An article posted by The Daily Collegian in August detailed Penn State President Barron’s move to block white supremacist Richard Spencer from speaking at Penn State. While this move did not spark controversy because people actually wanted to listen to Spencer speak, people did begin to question whether or not it was up to Barron to decide who can speak on campus. The issue of freedom of speech seemingly proves that Barron cannot ban Spencer from speaking, but his decision stood and the white supremacist did not step onto Penn State’s campus.
The second article I looked at was also from the Collegian, posted in October of 2017. As a follow-up to the previous article, this one delved into the lawsuit against Penn State for denying Richard Spencer the right to speak on our campus. Penn State was sued by a seemingly random student at Georgia State University, but still to this day, no progress has been made in this student’s favor. Both of these articles play into our deliberation focus on freedom of speech and what should and should not be allowed on college campuses.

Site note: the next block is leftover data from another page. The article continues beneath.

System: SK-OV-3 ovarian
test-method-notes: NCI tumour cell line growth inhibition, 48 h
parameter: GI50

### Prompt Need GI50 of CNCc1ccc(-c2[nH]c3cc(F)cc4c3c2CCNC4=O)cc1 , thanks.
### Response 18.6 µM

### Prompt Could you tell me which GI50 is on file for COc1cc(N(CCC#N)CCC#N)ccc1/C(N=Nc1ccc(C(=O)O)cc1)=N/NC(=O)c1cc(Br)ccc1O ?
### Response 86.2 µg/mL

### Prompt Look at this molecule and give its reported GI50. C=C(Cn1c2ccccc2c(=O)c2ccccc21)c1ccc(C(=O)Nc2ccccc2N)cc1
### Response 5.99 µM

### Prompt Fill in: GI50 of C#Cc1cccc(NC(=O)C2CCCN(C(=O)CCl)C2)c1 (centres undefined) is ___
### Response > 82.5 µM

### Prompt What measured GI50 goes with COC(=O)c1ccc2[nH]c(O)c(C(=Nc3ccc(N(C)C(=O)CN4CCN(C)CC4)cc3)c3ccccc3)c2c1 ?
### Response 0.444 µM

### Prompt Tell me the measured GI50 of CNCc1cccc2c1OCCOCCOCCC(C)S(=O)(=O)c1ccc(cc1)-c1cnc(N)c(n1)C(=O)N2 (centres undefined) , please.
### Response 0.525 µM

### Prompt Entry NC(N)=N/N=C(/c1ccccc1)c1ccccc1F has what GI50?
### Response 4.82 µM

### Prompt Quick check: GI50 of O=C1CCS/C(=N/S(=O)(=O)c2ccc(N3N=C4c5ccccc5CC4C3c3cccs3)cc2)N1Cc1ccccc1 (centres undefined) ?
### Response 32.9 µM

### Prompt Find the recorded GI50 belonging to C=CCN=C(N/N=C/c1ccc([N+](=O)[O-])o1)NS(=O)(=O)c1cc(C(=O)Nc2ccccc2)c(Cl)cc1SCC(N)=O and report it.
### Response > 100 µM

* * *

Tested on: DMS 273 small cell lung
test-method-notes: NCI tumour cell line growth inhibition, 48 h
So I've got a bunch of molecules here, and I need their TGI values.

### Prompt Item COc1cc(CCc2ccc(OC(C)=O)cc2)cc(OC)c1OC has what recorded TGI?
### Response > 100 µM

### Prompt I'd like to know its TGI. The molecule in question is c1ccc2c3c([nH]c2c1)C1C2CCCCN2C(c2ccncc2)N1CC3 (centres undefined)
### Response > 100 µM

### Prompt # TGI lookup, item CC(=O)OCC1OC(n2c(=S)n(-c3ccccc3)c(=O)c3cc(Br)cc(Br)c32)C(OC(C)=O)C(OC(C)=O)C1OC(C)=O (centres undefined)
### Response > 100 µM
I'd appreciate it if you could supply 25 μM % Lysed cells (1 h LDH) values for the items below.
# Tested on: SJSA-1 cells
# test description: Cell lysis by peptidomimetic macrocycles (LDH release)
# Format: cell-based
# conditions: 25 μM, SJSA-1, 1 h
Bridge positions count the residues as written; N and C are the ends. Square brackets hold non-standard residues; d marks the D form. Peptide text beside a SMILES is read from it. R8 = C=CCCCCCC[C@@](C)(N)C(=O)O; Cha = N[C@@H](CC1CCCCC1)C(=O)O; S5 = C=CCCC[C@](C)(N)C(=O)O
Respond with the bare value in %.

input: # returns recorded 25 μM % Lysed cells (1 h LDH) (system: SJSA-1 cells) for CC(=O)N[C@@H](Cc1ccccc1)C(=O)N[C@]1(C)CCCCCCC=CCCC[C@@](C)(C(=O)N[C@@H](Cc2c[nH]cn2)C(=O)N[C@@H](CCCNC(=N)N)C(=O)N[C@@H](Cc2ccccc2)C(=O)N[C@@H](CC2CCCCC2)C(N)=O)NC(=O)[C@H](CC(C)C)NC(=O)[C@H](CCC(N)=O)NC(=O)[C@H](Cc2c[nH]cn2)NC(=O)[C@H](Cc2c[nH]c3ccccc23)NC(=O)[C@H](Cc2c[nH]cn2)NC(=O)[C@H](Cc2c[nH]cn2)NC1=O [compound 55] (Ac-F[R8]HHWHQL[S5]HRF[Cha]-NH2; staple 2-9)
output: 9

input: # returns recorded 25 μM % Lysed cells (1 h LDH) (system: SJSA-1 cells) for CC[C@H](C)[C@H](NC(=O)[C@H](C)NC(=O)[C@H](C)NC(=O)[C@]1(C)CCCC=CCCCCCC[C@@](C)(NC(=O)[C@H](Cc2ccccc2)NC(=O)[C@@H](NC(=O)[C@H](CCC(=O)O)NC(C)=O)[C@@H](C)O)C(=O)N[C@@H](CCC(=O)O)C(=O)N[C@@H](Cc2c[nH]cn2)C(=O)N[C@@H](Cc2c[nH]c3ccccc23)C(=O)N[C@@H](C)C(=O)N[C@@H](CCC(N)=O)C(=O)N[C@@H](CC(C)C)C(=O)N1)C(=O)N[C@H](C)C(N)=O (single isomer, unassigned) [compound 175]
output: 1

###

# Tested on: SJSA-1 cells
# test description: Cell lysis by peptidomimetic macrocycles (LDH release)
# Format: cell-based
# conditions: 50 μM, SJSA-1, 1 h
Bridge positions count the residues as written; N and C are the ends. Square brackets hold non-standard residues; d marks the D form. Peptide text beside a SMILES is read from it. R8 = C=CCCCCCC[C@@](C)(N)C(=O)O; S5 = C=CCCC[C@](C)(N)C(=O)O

These articles connect to tell the entire story of Penn State’s actions in regards to free speech and how those actions were received by the public. Although one person did not like Barron’s move, most other people did not seem to mind Barron’s discerning of who should speak on campus at Penn State.
In our deliberation, we plan to use articles like these to localize the debate of whether or not free speech should flow unfiltered on college campuses. In pulling from articles covering Barron’s actions in the case of Richard Spencer, we can make this discussion more focused on Penn State and how we should go about allowing or diminishing free speech on our campus.